By: Evelina Kulp

Each year The Church of Sweden on Manhattan has about 15.000 visitors and almost 100 wedding ceremonies. The church serves as a centre for the thousands of Swedes living in New York.

People walking down busy Midtown Manhattan and its countless skyscrapers might spot a Swedish flag in the middle of the rumbling concrete jungle. It’s the Church of Sweden that has been located on 48th street since 1988, holding services in Swedish every Sunday for the Swedish population in New York.

‘It’s really hard to estimate how many Swedes live in the city since people move in and out a lot, but we usually say that it’s between 15 and 20 000’, says Lena Fleischmann who is the administrator at the church that really is the heart of the Swedish community in New York. According to a survey made by the association Swedes Worldwide in 2015, the US is the country that has the biggest Swedish population outside of Sweden. 150.000 Swedes live here, and most of them in New York. 

Fleischmann’s been living in New York for 41 years, first coming here as an au pair. She grew up on the Swedish countryside in the 1950s. She was first fascinated by the US when her grandmother’s sister came back from a longer stay in America. ‘When she came back she built this huge American villa and brought with her some pink furniture. Can you imagine? Pink furniture! I was three years old then and since then I always said that I wanted to move to the US’, Fleischmann says.

Besides Fleischmann, the church has a vicar and a curate. On an average Sunday, about 30 people show up to service. ‘The first Sunday of the month one of our priests travels to Washington DC to hold a service in Swedish and the second Sunday of the month to Philadelphia. So there’s really a demand for services in Swedish’, Fleischmann says.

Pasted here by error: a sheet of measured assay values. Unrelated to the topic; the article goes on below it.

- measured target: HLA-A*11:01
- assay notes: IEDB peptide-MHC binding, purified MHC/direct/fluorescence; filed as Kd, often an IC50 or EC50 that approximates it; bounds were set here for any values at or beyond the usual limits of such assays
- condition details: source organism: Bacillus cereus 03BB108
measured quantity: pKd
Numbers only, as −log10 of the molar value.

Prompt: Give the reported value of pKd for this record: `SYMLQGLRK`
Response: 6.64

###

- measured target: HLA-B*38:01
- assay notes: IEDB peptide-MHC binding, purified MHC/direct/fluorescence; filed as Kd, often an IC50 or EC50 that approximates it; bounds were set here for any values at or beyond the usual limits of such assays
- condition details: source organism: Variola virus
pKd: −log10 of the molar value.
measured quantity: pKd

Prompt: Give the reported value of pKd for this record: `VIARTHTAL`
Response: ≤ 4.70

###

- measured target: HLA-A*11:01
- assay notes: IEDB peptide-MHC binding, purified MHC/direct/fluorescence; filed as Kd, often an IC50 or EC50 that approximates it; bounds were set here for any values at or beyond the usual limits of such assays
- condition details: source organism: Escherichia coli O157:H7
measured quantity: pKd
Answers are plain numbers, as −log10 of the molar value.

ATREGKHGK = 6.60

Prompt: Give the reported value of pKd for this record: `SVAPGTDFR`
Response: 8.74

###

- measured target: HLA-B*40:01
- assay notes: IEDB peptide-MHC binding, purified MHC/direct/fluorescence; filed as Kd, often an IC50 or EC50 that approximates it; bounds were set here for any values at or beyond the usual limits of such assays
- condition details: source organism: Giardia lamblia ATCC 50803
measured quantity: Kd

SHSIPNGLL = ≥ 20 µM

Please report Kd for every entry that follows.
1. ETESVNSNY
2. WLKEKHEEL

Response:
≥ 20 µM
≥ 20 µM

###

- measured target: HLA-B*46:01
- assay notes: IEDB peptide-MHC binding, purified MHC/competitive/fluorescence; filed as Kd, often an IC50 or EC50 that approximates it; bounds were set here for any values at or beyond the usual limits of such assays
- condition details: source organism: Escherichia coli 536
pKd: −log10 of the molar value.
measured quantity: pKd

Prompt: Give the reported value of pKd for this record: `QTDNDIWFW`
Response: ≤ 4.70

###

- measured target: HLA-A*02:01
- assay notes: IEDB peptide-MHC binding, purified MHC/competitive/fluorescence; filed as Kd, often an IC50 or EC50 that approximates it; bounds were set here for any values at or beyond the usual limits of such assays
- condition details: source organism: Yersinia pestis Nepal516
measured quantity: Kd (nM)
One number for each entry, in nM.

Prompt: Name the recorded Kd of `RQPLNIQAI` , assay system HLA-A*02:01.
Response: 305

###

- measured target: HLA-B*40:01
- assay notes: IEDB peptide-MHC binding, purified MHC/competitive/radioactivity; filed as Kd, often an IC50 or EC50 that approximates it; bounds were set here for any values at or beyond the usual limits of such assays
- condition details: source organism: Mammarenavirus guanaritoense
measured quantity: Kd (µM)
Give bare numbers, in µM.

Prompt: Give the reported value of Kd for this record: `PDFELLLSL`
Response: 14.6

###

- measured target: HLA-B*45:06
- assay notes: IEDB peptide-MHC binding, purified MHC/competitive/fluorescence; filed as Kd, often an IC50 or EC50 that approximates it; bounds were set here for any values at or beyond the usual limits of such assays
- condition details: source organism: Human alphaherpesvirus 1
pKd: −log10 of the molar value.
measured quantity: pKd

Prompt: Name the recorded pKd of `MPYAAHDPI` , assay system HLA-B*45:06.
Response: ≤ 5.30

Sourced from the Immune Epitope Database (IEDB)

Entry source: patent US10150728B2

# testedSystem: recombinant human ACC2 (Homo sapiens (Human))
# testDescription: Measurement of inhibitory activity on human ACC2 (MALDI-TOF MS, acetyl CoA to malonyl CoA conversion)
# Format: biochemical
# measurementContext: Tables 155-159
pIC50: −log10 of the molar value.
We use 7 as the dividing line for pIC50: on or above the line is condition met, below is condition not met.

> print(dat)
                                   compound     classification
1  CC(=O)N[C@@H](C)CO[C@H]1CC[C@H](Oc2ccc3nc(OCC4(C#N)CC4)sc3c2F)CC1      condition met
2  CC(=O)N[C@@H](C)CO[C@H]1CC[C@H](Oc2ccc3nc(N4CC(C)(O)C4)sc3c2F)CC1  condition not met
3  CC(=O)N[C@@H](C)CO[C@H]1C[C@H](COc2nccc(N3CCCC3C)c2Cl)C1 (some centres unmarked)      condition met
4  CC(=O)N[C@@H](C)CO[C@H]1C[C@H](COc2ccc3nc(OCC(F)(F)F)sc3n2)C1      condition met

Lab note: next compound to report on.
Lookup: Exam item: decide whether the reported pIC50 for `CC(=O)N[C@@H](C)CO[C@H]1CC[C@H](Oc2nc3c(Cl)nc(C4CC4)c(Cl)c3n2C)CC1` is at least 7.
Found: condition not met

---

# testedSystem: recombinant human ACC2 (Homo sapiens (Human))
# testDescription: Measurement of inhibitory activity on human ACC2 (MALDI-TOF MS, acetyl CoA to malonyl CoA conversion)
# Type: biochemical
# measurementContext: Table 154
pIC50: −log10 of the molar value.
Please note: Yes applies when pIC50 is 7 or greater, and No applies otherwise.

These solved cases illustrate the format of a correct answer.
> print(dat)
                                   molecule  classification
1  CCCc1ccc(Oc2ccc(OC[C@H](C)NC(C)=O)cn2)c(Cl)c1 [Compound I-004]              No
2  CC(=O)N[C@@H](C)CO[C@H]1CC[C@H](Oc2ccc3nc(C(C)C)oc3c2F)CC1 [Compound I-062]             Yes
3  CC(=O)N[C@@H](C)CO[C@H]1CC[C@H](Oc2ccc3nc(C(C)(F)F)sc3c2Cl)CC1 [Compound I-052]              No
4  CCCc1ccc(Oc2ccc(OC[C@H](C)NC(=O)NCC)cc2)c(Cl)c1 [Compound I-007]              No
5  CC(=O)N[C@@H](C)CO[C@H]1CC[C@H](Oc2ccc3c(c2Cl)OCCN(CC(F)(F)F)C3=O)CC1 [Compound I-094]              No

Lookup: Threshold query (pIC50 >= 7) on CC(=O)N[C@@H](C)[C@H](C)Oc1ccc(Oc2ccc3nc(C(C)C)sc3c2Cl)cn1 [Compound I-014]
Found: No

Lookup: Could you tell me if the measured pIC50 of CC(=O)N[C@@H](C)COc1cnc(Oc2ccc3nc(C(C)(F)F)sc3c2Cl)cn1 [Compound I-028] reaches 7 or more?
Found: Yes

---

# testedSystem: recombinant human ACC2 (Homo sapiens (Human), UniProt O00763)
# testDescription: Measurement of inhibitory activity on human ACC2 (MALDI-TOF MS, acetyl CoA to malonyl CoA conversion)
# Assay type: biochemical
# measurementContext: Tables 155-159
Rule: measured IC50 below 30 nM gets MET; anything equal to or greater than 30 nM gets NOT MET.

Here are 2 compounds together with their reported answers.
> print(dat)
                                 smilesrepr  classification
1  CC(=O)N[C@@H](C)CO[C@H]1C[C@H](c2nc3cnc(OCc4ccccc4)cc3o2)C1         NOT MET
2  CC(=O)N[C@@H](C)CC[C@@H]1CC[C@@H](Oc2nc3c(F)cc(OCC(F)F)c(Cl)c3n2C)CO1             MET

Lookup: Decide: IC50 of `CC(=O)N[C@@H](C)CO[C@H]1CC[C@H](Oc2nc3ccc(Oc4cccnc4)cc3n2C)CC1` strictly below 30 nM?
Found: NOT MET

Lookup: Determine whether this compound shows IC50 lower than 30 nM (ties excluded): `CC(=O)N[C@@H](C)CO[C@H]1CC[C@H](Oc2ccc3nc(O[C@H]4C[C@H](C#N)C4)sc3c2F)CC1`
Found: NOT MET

Besides the services, the church has a café, different activity groups, and a church choir. Every year about 80 couples get married in the church. ‘It used to be a lot more, maybe 100-125 each year, but for the last couple of years the number has decreased’, Fleischmann says. Throughout the year they also celebrate the Swedish holidays and traditions. The largest events are around Christmas time, with the Lucia celebration and the Christmas Market as the biggest and most important fundraisers for the church. ‘Around 7 to 10.000 people visit our Christmas Market, so it’s really important to us.’

Living in New York City for 41 years and working at the church for 35, Fleischmann has gotten to know a large part of the Swedish community in New York. Even after living here for so long, and having an American husband, she still sometimes feels that it’s easier to get close with other Swedes. ‘I think as for every group of ethnicity, I think Swedes like to hang out with other Swedes because it feels safe. Maybe we have a similar way of being and communicating’.

 

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